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Saturday, May 9, 2020

A Boy in a Park by Richard Parkin (Reviewed by David Stewart)



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There is a theme to Richard Parkin's collection of short stories, and I write not only of the obvious titular link between each tale. These stories all tell of loss in one way or another, and also of persistence. The title A Boy in a Park, is an apt title, but the subtitle, Tales of Wonder and Despair perhaps rings more true to the heart of these yarns. I might argue that the despair outweighs the wonder because these stories are full of the kind of sadness that only living alone can bring. The boy in the park is everyone who has ever had to make their way along in the world without the help of others, longingly wishing they had someone to share the journey with. I struggled, at times, to find the metaphors clearly buried within these tales, but that one at least felt apparent.

Parkin's prose is effective, even beautiful at times, and he presents his various boys in similar ways while making them all feel slightly different. A Boy in a Park is a collection of ten different children, all living in very English-style parks, though location is never overtly mentioned. There are common elements weaving into many of these stories. Girls riding away on bicycles is mentioned in two of the them, and horticulture is a near-ever present canopy (as it should be in a park). As readers, we don't often see the autobiographical nature of stories without knowing the writer in an intimate way, but I would be surprised if you told me that Parkin had not developed a childhood crush on a girl riding a red bike.

But while these stories are pleasant and well written, I did struggle with the why of it all. Why tell these stories? I never found a common enough thread through the tales to link them, despite their similar settings. At times, I even felt like this was a writing exercise, as though I were in a creative fiction class and the assignment was to pen tales of boys in parks. That is not to say that there is not value in what is written, but I tend to prefer to spend my time on fantasy that feels more robust.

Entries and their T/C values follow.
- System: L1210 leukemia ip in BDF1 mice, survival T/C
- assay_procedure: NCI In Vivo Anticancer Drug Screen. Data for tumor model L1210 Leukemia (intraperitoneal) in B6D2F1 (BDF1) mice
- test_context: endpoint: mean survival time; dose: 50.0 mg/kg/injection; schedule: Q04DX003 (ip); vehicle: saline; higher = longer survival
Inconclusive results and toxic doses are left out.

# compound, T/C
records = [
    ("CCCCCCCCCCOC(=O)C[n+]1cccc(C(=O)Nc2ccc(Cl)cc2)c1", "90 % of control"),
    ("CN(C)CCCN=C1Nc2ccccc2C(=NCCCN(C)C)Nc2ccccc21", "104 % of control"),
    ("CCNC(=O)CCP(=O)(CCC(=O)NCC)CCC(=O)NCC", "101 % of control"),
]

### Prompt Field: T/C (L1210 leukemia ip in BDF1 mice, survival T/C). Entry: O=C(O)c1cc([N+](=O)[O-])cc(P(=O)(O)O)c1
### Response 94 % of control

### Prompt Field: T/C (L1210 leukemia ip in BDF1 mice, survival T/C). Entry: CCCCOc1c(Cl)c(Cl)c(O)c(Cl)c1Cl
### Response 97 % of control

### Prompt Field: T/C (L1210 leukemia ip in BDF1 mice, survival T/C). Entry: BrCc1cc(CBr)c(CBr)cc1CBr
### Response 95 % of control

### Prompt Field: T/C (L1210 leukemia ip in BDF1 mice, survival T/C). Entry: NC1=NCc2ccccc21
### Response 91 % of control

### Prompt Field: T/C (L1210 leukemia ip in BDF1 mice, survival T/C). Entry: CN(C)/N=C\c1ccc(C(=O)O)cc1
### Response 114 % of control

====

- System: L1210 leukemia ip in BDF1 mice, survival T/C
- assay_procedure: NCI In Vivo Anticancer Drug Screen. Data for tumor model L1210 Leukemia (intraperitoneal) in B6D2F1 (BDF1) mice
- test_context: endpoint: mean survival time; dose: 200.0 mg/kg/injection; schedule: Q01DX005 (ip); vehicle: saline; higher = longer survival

I will not deny that there is wonder here. The last tale in particular, "Yellow Frog," tells about two people who find one another through apparent drug use, and the lure of being able to forget about the world in a haze of feel-good stupor. That seems like a heavy subject when the majority of the characters in Parkin's work are children, but it is told in an Alice in Wonderland type of way that dulls the harder edge of its message. I also quite liked "The Heron Man," a tale of showmanship and what happens when a performer disrespects his or her fellow showmen (or in this case, show-herons).

A Boy in a Park, despite potentially lacking any deeper meaning, is well worth reading. Parkin knows his way around the written word, and if nothing else this collection is a primer for what I hope might be a larger work in the future.

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